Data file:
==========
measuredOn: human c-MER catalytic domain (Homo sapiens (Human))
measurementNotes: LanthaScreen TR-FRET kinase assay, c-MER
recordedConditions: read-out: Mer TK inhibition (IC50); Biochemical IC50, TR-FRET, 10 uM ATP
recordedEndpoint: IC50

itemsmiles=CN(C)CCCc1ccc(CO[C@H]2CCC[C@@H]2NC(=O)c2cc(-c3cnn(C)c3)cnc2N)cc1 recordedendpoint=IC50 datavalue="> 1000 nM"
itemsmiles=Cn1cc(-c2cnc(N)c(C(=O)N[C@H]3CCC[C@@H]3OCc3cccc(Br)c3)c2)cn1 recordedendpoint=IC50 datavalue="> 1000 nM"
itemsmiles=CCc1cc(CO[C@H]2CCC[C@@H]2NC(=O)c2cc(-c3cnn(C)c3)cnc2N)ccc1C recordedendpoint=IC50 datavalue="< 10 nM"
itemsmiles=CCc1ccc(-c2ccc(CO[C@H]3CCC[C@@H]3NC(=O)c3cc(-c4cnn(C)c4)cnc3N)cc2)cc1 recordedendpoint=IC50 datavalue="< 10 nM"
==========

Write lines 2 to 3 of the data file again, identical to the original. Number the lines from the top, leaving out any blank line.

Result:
measurementNotes: LanthaScreen TR-FRET kinase assay, c-MER
recordedConditions: read-out: Mer TK inhibition (IC50); Biochemical IC50, TR-FRET, 10 uM ATP